Copyright 2020, Maurice Barry, Performance Rights Waived
Our spirits strong; our strength not deadened,
we somehow survived a snowmageddon.
But twenty-twenty sneered crying, “Here, you! Hold my beer!”
And now, locked in with this pandemic,
the issues are much more than academic.
One thing for certain is the challenge that is our next school year.
The change will happen across many layers
so please don’t listen to the sad nay-sayers
who think remote teaching is a wasted effort, a mere fool’s game.
For our young ones are far from feral
and their education won’t be in peril
so long as we are willing to let our world-views be reframed.
Yes, once we viewed a learning space
as a room where we gathered, face to face;
a thing; a structure that owed its existence to it’s physicality.
But in this time of social distance
we must create a new existence.
The virtual ties we build together will form our new reality.
New ways to be present; you’ve heard of Zoom?
Maybe Collaborate, Webex, even Messenger Rooms?
No doubt by now you’ve taken one or more out on a trial,
all decked off in your new headset.
But a session or two left you knackered, I bet.
Seriously: getting used to this mode is going to take a while.
“Why is online so tiring?” you may have mused.
Well, we we’ve had whole lives to become used
to our normal senses. Now our attention is also slapped
with stattaco audio, and a video soup,
text chats, both individual and group;
these are add-ons, and to them our brains will need time to adapt.
So as you set out to make plans for the fall
it’s important to keep both your eyes on the ball.
Achievement trumps all but what matters most is what students do.
So don’t lecture and “cover stuff” at great length.
We’re not entertainers; our greatest strength
comes from creating the success path and steering them all through.
Rather than preventing all distractions
focus, rather, on interactions.
Employ your breakout rooms and maybe bring in virtual guests.
Use Collaborate, Meet, Webex or Zoom
in tandem with your Google classroom.
And find other ways of assessing than reliance on pen and paper tests.
Yes, breakout rooms may leave you vexed.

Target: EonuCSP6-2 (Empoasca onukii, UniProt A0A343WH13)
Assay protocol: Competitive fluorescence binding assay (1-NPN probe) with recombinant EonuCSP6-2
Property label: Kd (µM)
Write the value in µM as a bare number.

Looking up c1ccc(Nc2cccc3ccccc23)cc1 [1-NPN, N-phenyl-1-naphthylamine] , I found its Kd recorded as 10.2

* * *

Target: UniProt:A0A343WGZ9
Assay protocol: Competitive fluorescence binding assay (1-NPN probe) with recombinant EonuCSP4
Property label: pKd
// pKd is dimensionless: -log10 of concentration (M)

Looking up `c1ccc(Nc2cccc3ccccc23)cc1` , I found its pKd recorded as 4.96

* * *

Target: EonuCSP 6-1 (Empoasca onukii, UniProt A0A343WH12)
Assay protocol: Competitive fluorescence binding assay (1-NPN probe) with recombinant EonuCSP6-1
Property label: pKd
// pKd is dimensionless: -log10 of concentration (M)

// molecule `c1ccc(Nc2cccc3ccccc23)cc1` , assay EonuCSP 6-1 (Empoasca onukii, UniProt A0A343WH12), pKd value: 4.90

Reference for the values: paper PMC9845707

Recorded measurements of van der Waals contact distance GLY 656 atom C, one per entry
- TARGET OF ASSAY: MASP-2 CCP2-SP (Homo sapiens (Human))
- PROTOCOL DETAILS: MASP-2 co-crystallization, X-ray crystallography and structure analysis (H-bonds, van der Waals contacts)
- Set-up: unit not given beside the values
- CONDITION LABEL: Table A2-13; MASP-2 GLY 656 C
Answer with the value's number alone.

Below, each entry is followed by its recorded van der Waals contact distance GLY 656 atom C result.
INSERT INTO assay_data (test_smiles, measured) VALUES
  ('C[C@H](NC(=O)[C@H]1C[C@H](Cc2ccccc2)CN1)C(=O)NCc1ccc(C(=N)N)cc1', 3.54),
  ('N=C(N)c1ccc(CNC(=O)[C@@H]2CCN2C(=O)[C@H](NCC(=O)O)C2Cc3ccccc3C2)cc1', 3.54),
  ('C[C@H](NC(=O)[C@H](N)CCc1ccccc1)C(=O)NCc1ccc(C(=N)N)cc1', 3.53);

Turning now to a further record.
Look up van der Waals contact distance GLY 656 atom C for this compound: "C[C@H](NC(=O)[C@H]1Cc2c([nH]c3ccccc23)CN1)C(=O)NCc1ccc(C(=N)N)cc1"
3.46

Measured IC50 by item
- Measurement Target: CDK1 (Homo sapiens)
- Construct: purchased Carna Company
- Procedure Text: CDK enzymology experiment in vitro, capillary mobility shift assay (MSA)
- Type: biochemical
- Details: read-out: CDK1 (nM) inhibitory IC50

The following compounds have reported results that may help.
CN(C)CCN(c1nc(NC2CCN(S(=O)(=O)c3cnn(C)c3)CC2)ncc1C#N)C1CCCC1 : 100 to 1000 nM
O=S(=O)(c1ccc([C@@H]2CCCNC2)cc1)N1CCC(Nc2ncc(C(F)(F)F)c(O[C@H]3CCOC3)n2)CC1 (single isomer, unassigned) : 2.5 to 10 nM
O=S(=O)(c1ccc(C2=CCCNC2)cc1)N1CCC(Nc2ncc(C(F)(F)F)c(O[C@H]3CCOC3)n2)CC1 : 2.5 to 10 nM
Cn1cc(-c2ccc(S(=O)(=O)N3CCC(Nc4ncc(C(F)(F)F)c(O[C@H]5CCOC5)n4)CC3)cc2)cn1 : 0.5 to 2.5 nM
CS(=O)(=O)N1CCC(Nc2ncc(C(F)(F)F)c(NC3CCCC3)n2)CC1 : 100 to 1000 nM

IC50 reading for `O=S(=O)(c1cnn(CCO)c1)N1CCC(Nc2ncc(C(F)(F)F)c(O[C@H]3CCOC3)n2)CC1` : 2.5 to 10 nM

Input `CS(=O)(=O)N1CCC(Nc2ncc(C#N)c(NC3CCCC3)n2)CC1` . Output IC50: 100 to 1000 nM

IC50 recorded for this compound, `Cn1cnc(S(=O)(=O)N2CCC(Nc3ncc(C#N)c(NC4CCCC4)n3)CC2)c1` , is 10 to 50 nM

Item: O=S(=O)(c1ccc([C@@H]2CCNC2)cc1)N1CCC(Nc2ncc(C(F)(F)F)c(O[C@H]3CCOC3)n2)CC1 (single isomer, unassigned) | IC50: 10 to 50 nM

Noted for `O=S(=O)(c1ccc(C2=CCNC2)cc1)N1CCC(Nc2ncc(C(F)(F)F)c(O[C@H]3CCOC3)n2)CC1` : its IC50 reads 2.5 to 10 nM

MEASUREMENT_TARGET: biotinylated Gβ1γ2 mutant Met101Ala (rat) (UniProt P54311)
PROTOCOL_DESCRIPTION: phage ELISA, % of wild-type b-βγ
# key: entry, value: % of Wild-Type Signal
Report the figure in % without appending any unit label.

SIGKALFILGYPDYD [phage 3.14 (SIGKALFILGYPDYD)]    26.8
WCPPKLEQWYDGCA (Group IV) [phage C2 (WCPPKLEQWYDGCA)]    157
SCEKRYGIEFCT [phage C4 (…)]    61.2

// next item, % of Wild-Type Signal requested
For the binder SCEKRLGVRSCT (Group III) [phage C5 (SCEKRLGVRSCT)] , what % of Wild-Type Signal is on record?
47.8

Why they’re so cumbersome, leaves us all perplexed.
Still, with practice it doesn’t have to feel all that contrived.
They accomplish more than idle jaw.
Organize; double up for a jig saw!
And with practice your small groups will surely come alive.
When the whole class contributes to the same Google Doc
and then views it as one, it’s a gallery walk!
Or, given one minute and each student with their own blank page,
encouraged by you to contribute their thoughts,
each attending as well to their own unique spots.
Your students’ minute paper will not fail to amaze and to engage.
With Xmind, FreeMind or maybe MindMup
groups in breakout rooms, can do a concept map up.
Or turn them all loose on a Doc to create a cool Graffiti wall.
And also, since you can share your desktop,
the whiteboard with software then you can swap:
Lab interfacing, Desmos, Geogebra, whatever: your class can have it all.
And, as for the chaos. It’s not a rat race.
Al hands will settle in once routines are in place.
Set rules around cameras and use a hands-up as a talking piece.
Don’t hog the mike, encourage debate.
After questions are asked allow a sufficient wait.
Then your class participation is guaranteed to only increase.
And always remember, if you’re patient and kind,
your students’ needs and yours will remain quite aligned.
And if on one slow, frustrating day, for sanity you are reaching,
remember it’s straightforward; the order’s not tall
so long as one truth is remembered and kept above all:
It’s not science, or math, but students that you are teaching.
Maurice Barry has been a practicing educator since 1983. He is currently the coordinator of MUN’s Teaching and Learning Commons.
This was the recitation I did for the 2020 MUN Education Grads. Just realized I never shared it.